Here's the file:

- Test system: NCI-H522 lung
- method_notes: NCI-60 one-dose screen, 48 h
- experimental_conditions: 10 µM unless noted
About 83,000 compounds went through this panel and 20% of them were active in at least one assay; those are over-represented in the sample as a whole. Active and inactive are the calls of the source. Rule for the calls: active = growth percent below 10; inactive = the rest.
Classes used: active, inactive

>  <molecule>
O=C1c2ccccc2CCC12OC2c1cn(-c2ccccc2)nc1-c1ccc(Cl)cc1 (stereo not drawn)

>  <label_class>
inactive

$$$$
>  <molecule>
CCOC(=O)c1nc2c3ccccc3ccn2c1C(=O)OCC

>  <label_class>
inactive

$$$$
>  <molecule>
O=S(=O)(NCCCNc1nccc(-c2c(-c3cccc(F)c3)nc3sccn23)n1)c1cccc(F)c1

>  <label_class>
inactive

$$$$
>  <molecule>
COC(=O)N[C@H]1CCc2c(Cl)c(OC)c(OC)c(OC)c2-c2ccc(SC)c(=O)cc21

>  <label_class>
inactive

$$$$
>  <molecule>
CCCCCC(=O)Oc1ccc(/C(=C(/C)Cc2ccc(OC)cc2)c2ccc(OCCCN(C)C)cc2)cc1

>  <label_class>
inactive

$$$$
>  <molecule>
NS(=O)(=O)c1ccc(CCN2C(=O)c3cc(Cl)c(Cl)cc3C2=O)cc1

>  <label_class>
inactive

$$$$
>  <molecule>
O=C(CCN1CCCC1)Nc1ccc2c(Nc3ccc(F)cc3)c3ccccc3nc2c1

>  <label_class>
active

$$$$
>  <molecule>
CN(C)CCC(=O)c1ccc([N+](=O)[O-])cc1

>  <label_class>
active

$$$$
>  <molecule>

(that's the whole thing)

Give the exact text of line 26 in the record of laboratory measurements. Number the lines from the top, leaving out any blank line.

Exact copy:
>  <molecule>